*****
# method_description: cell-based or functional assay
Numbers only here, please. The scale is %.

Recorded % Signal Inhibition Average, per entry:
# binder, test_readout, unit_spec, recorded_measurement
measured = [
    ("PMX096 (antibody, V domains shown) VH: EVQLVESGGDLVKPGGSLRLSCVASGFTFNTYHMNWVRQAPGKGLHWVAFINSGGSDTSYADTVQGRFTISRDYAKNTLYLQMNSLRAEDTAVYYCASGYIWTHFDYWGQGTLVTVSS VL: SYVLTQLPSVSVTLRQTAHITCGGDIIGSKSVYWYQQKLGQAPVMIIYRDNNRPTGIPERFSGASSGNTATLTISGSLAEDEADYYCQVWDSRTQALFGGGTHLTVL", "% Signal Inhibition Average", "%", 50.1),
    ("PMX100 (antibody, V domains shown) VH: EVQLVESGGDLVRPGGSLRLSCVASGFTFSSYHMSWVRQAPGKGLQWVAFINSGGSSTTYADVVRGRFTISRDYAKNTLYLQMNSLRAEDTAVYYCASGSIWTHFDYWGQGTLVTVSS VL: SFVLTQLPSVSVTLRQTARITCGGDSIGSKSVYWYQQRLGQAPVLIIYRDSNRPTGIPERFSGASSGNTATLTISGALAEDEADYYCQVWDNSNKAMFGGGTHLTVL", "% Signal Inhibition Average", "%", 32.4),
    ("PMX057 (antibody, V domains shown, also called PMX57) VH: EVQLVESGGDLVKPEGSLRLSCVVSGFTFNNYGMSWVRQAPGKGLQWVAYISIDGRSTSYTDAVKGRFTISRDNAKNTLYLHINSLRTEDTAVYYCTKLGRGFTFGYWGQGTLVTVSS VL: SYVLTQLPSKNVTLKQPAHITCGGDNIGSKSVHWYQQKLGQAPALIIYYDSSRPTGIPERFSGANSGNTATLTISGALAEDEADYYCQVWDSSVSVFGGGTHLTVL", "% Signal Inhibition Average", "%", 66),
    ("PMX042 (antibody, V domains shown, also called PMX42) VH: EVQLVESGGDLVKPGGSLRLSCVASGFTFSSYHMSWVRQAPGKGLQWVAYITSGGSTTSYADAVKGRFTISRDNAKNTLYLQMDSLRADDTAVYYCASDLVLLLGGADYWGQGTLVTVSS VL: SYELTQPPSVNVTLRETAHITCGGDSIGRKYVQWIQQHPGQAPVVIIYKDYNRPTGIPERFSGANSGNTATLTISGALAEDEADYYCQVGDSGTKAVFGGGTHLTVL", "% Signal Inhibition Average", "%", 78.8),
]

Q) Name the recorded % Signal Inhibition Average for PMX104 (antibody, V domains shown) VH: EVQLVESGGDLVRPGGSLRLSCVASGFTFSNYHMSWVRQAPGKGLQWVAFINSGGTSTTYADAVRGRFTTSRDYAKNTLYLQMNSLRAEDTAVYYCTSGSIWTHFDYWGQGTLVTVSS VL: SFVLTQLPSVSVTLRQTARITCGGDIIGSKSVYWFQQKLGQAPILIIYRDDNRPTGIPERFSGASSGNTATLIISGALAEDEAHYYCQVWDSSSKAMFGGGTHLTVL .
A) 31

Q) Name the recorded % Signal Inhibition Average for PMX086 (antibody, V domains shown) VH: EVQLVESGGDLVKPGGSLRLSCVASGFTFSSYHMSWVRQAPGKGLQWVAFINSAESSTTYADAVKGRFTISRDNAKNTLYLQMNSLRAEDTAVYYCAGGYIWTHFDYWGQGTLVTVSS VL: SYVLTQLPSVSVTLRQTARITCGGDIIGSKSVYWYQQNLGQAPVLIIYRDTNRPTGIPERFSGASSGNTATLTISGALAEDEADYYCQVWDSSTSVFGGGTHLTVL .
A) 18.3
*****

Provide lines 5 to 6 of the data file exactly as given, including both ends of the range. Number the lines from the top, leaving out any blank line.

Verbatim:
measured = [
    ("PMX096 (antibody, V domains shown) VH: EVQLVESGGDLVKPGGSLRLSCVASGFTFNTYHMNWVRQAPGKGLHWVAFINSGGSDTSYADTVQGRFTISRDYAKNTLYLQMNSLRAEDTAVYYCASGYIWTHFDYWGQGTLVTVSS VL: SYVLTQLPSVSVTLRQTAHITCGGDIIGSKSVYWYQQKLGQAPVMIIYRDNNRPTGIPERFSGASSGNTATLTISGSLAEDEADYYCQVWDSRTQALFGGGTHLTVL", "% Signal Inhibition Average", "%", 50.1),